In criminal cases, after the close of the State’s case or the close of all evidence, a defendant may move, or the court may act on its own motion, for a judgment of acquittal.1 Such a motion denies the sufficiency of the evidence and challenges the State’s right to go to the jury.2 Sufficiency of the evidence is the sole ground upon which a motion for judgment of acquittal may be granted.2.1 The motion must be granted if the evidence is insufficient to sustain a conviction of the charged offense.3
A court should not take the case from the jury where there is any evidence upon which a verdict of guilty could reasonably be based.4 In deciding a motion for a judgment of acquittal, the trial judge must view the evidence, together with all reasonable inferences therefrom, in the light most favorable to the State.5 The court may not weigh the evidence or determine where the preponderance lies.6
Where a judgment of acquittal turns on the issue of criminal intent, if there is sufficient evidence from which a jury could conclude that the defendant had the requisite intent, the motion should be denied and the matter left to the jury. However, where there is insufficient evidence of intent, the jury should not be left to speculate about intent, and the motion should be granted.6.1
A motion for acquittal must be based, and decided, solely on the evidence presented by the State. The trial judge may not consider the testimony of the defendant.6.2
A trial judge has the power and, in certain (but not all) circumstances, the duty to enter a judgment of acquittal where there is an irreconcilable conflict in the State’s evidence concerning the defendant’s guilt, such as would preclude a conviction beyond a reasonable doubt.7 Where the claim is asserted based on inconsistencies in the testimony of accomplices, the conflict must be in the State’s evidence. The fact that defense witnesses present evidence inconsistent with the State’s witnesses is irrelevant. Further, the only evidence of the defendant’s guilt must be the uncorroborated testimony of one or more accomplices. Finally, the inconsistencies must be material to a finding of guilt.7.1
Upon a motion for judgment of acquittal at the close of the State’s evidence, the court has the discretionary authority to permit the State to reopen its case to introduce further evidence to meet the motion.8 If the motion is made after the close of all evidence, the court may reserve decision on the motion, submit the case to the jury and decide the motion either before the jury returns a verdict or after it returns a verdict of guilty or is discharged without having returned a verdict.9 The court may also permit the State to offer additional evidence after both sides have rested.10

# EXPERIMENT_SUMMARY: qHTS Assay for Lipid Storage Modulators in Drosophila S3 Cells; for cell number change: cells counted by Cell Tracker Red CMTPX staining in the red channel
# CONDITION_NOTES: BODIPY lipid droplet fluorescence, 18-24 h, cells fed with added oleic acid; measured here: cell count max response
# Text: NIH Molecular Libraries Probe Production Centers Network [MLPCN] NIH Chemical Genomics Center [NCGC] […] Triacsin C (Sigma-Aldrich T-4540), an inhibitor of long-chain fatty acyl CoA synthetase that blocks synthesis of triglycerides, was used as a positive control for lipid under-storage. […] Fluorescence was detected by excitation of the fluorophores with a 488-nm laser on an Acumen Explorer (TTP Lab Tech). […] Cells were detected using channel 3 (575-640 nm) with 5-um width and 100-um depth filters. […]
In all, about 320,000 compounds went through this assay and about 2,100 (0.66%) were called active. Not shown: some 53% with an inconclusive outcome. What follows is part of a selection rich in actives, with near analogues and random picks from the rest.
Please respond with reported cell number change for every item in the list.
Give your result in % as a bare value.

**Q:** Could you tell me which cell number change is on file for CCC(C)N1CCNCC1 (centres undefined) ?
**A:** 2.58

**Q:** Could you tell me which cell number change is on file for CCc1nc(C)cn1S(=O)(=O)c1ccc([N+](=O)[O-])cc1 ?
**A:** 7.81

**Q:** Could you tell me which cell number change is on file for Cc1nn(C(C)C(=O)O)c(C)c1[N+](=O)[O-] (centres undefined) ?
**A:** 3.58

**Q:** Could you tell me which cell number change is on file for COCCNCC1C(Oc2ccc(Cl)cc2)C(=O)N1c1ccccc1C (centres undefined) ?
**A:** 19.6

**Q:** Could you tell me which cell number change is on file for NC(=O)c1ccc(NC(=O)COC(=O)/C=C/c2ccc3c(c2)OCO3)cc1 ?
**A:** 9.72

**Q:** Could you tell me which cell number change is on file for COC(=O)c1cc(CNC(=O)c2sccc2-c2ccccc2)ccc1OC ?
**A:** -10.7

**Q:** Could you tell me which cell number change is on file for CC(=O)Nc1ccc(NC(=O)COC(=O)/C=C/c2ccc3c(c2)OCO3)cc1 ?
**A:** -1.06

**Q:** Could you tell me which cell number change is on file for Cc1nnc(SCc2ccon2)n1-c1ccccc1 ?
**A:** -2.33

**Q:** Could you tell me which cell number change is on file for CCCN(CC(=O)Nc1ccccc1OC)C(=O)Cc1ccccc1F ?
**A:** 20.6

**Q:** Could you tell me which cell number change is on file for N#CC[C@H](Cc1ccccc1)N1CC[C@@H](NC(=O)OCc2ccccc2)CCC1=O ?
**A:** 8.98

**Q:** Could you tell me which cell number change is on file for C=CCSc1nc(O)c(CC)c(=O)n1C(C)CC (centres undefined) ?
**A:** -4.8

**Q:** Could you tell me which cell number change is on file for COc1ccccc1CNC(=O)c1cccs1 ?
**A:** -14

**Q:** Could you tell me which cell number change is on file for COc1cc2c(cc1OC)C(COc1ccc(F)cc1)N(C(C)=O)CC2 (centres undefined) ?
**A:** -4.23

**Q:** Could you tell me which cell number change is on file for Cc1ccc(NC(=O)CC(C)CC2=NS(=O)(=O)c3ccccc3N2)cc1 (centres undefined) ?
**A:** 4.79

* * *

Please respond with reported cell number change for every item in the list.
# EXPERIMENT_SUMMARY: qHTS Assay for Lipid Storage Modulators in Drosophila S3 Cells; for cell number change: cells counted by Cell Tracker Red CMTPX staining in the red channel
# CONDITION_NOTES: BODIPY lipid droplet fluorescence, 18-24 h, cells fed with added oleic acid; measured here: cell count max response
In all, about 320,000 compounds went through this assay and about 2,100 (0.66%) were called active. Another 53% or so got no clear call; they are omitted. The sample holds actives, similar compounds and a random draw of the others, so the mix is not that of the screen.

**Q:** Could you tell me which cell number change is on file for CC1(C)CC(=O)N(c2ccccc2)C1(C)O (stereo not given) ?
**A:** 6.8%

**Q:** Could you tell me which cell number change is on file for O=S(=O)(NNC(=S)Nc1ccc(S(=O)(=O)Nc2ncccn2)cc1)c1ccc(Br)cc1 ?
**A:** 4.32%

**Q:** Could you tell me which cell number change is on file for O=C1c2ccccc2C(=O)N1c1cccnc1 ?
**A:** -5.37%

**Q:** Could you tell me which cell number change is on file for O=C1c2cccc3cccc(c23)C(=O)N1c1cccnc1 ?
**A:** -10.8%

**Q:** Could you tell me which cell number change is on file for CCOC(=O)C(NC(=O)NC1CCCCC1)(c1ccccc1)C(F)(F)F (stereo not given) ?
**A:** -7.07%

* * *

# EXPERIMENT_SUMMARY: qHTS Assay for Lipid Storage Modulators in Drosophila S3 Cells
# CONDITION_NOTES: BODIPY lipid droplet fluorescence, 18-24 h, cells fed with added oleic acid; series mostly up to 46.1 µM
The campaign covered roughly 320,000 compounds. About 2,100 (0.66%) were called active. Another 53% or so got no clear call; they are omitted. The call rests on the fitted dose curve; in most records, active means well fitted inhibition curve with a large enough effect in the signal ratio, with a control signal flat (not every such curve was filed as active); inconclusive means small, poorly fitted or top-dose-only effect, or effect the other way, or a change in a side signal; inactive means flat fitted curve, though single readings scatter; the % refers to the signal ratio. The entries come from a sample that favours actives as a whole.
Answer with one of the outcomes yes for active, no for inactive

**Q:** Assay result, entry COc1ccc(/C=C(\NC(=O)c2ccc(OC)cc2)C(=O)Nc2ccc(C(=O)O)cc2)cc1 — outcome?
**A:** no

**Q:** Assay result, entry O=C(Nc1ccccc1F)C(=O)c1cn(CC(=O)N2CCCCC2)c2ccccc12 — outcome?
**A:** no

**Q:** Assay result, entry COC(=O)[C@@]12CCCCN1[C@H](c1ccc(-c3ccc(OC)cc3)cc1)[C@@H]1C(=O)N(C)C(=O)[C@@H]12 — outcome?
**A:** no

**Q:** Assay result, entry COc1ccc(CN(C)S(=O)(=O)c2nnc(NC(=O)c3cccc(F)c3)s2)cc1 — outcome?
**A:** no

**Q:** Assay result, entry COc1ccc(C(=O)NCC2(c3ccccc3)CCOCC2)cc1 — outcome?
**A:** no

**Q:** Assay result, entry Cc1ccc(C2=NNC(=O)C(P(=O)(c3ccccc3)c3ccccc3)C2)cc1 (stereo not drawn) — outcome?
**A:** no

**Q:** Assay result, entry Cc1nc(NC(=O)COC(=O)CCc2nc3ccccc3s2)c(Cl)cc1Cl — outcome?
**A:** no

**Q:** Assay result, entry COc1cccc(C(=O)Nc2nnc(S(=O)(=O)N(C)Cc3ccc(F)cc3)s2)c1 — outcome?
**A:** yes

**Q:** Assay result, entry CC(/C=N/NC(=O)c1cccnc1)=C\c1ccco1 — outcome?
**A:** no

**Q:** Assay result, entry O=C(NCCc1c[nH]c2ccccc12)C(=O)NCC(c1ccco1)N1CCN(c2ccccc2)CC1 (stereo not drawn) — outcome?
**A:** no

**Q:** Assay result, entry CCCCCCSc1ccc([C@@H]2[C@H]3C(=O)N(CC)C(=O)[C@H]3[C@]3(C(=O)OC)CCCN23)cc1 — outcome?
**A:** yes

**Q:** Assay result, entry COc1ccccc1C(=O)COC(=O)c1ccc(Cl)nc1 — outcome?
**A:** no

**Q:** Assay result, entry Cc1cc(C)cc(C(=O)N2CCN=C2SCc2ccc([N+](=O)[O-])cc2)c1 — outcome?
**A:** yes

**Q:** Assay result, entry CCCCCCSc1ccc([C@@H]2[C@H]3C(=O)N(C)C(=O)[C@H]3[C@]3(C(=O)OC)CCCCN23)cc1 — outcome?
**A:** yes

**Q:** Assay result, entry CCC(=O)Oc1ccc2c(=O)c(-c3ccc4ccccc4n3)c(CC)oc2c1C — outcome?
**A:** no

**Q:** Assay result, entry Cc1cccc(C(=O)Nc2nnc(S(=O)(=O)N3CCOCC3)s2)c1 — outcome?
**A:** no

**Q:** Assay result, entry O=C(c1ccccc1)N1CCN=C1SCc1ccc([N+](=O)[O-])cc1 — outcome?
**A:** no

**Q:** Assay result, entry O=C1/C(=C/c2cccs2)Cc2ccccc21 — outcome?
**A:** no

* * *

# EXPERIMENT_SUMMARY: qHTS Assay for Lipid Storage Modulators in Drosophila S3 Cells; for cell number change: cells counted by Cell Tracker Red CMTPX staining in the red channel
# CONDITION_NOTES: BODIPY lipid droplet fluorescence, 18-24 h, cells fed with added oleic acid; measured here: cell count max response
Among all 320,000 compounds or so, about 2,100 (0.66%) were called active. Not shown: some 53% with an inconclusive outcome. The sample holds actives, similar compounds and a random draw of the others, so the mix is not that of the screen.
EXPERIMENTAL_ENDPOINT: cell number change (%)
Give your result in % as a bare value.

If a motion for judgment of acquittal at the close of the State’s case is denied, the defendant may offer evidence in defense without having specifically reserved the right.11 A defendant is not obligated to do so and may rest without offering evidence. If the defendant presents evidence, however, the defendant may be deemed to have waived the right to challenge on later motion or on appeal the sufficiency of the evidence presented by the prosecution on its direct case, and, even if the motion for judgment of acquittal is renewed at the close of all evidence, any review will be based on all the evidence presented. The defendant thus takes the risk that the evidence presented in his or her case in defense will defeat a right of review with respect to an erroneous or questionable denial of a motion for acquittal made at the close of the prosecution’s case.12
1. Super. Ct. Cr. R. 29(a); Comm. Pls. Ct. Cr. R. 29(a); Fam. Ct. Cr. R. 29; Ald. & M. Ct. R. 18.
2. State v. Biter, 119 A.2d 894, 898 (Del. Super. 1955).
2.1. State v. Massey, I.D. No. 0605019268, slip op. at 3, Young, J. (Del. Super. May 8, 2007), aff’d, 953 A.2d 210, 215-16 (Del. 2008).
3. Super. Ct. Cr. R. 29(a); Comm. Pls. Ct. Cr. R. 29(a); Fam. Ct. Cr. R. 29; Ald. & M. Ct. R. 18; Vouras v. State, 452 A.2d 1165, 1169 (Del. 1982); Conyers v. State, 396 A.2d 157, 160 (Del. 1978); State v. Knight, Cr. A. No. IN-92-12-0179, slip op. at 2, Carpenter, J. (Del. Super. Jan. 19, 1994).
4. D’Amico v. State, 102 A. 78, 79 (Del. 1917).
5. Ciccaglione v. State, 474 A.2d 126, 131 (Del. 1984); Vouras v. State, 452 A.2d 1165, 1169 (Del. 1982); Tice v. State, 382 A.2d 231, 234 (Del. 1977);Edwards v. State, 285 A.2d 805, 806 (Del. 1971).
6. Edwards v. State, 285 A.2d 805, 806 (Del. 1971); State v. Biter, 119 A.2d 894, 898 (Del. Super. 1955).
6.1. Monroe v. State, 652 A.2d 560, 563 (Del. 1995); State v. Williamson, I.D. #9601015299, slip op. at 6-7, Silverman, J. (Del. Super. May 30, 1997), aff’d, 707 A.2d 350 (Del. 1998).
6.2. Cline v. State, 720 A.2d 891, 892 n.6 (Del. 1998).
7. Washington v. State, ___ A.2d ___, ___ (Del. 2010); Brokenbrough v. State, 522 A.2d 851, 854 (Del. 1987); Wintjen v. State, 398 A.2d 780, 781 & n. 1 (Del. 1979).
7.1. Washington v. State, ___ A.2d ___, ___ (Del. 2010).
8. Pepe v. State, 53 Del. 417, 171 A.2d 216, 219 (Del. 1961), cert. denied and appeal dismissed, 368 U.S. 31 (1961); State v. Woods, Cr. A. No. N85-l0-0719, slip op. at 3, Stiftel, J. (Del. Super. Sept. 4, 1986).
9. Super. Ct. Cr. R. 29(c); Comm. Pls. Ct. Cr. R. 29(c).
10. State v. Patnovic, 129 A.2d 780, 782 (Del. Super. 1957).
11. Super. Ct. Cr. R. 29(a); Comm. Pls. Ct. Cr. R. 29(a); Fam. Ct. Cr. R. 29.
12. See 2 Charles Allen Wright, Federal Practice and Procedure § 463 (2nd ed. 1982).
© 2010 David L. Finger